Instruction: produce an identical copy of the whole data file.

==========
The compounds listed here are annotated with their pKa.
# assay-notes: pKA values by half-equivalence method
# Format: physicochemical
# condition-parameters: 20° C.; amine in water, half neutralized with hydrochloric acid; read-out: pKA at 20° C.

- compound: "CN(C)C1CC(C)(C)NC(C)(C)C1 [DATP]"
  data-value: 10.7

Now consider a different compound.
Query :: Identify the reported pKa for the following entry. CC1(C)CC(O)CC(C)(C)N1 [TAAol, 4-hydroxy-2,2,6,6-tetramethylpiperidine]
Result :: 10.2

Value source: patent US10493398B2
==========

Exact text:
The compounds listed here are annotated with their pKa.
# assay-notes: pKA values by half-equivalence method
# Format: physicochemical
# condition-parameters: 20° C.; amine in water, half neutralized with hydrochloric acid; read-out: pKA at 20° C.

- compound: "CN(C)C1CC(C)(C)NC(C)(C)C1 [DATP]"
  data-value: 10.7

Now consider a different compound.
Query :: Identify the reported pKa for the following entry. CC1(C)CC(O)CC(C)(C)N1 [TAAol, 4-hydroxy-2,2,6,6-tetramethylpiperidine]
Result :: 10.2

Value source: patent US10493398B2